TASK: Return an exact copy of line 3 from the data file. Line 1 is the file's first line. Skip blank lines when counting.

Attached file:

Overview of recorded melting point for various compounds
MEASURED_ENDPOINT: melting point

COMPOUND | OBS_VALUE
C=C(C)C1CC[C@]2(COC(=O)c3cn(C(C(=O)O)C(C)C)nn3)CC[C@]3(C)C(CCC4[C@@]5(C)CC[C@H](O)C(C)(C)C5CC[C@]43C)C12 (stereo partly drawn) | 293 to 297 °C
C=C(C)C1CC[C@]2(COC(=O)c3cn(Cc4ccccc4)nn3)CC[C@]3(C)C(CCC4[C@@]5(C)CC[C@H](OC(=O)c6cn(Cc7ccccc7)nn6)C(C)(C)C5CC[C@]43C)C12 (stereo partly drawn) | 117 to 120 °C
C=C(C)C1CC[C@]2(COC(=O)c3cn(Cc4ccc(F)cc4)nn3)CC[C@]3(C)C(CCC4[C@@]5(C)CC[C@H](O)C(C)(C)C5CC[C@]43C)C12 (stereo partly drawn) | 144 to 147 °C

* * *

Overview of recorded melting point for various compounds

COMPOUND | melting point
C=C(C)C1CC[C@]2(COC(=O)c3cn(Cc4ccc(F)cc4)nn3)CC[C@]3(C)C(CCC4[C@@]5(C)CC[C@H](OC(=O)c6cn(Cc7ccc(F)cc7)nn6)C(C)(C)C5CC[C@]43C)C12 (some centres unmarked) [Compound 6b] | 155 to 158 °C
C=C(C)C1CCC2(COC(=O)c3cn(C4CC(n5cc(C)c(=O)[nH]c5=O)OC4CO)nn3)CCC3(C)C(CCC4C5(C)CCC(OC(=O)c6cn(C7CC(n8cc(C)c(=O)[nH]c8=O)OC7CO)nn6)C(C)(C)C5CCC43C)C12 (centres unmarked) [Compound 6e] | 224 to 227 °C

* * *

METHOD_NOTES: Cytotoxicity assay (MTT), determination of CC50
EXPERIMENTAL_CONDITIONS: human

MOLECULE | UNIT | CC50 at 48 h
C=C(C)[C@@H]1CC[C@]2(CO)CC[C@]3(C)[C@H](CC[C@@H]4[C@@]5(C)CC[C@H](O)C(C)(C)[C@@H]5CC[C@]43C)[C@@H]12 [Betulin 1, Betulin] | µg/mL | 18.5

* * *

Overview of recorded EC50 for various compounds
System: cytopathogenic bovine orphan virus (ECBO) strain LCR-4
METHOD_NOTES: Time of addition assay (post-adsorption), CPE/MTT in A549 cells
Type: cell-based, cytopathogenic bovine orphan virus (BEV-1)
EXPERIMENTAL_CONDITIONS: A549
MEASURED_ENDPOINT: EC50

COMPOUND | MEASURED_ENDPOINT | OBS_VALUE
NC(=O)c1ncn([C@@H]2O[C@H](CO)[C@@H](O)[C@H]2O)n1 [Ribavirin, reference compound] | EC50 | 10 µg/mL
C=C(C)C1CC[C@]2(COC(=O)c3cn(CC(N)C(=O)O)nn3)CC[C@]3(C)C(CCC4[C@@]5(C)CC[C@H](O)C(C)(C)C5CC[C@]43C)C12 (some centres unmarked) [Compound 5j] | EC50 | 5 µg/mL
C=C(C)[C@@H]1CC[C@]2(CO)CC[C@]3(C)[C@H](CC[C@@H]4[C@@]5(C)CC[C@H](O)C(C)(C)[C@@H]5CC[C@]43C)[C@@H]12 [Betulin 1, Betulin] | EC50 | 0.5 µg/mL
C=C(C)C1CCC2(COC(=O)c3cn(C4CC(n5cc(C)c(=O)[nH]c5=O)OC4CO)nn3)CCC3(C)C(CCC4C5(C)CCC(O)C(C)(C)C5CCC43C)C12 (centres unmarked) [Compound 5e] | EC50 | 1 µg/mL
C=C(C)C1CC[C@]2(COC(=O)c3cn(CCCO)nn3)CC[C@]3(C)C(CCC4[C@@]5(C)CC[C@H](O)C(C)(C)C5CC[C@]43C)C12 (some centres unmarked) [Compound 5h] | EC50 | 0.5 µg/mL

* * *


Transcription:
COMPOUND | OBS_VALUE